Wow! I read Angle of Repose by Wallace Stegner and am still not over it.
I took my degree in English literature. In fact, I took 2 extra courses a year while at college and became deeply immersed in it because it was easy and relatively fun. It wasn't absolute like the sciences. And the end result was … are you familiar with the song "nothing" from A Chorus Line?
And I said… "Nothing,
I'm feeling nothing,"
And he says "Nothing
could get a guy transferred."
They all felt something
But I felt nothing
Except the feeling
That this bullshit was absurd.
So after college until about ten years ago, I read non-fiction exclusively—a lot of it and I loved everything I read. I read everything by Oliver Sacks and Simon Winchester. I loved historical biographies like Stacey Schiff's Cleopatra.
Then, a decade ago, I awoke as out of a fog. No more non-fiction for me. I can't remember many titles from the beginning of the resurrection of my poetic soul, but I do remember binging on P.D. James, having discovering her whilst travelling in India. What I do remember was Jamie O'Neil's At Swim, Two Boys. That novel affected me so much a friend asked me if I had been to Ireland because of the way I was speaking.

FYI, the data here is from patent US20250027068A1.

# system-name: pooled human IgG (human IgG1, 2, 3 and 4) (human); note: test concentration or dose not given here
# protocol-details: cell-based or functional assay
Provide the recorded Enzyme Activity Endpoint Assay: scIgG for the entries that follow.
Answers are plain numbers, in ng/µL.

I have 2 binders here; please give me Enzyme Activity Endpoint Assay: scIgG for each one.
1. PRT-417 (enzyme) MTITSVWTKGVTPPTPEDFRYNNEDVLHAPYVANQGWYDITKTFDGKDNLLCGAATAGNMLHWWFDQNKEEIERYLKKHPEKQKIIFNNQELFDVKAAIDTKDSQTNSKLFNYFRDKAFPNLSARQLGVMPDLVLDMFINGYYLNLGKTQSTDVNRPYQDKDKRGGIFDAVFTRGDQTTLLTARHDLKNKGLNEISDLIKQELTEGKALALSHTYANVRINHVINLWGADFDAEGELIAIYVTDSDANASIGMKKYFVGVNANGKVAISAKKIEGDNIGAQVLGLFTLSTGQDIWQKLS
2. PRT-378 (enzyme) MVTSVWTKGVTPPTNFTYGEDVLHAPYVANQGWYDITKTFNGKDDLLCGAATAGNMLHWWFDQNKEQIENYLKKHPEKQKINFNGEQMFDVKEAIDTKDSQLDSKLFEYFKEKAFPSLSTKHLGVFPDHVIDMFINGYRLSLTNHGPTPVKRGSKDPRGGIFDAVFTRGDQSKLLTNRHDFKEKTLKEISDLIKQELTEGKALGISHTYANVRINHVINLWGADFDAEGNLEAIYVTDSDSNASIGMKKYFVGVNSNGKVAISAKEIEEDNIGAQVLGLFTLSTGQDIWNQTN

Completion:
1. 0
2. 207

After a book like that, it is hard to keep reading. I want every book to move me as At Swim, Two Boys did but it takes a while. And then came Adam Vergese's Cutting for Stone and the earth moved again. and with these two books, not only did my earth move, it never returns to the same place again.
Well, now I have (regretfully) finished Stegner's Angle of Repose. Oh my God, what a book. I still miss Susan Burling Ward and Lyman Ward, but they will live with me forever. And if anyone had suggested I read a book about the settling of the American West, I would have never given it a second's thought. No way. But this book got a grip on my soul right away—both the story and the writing is arresting. God bless writers like O'Neil, Vergese and Stegner.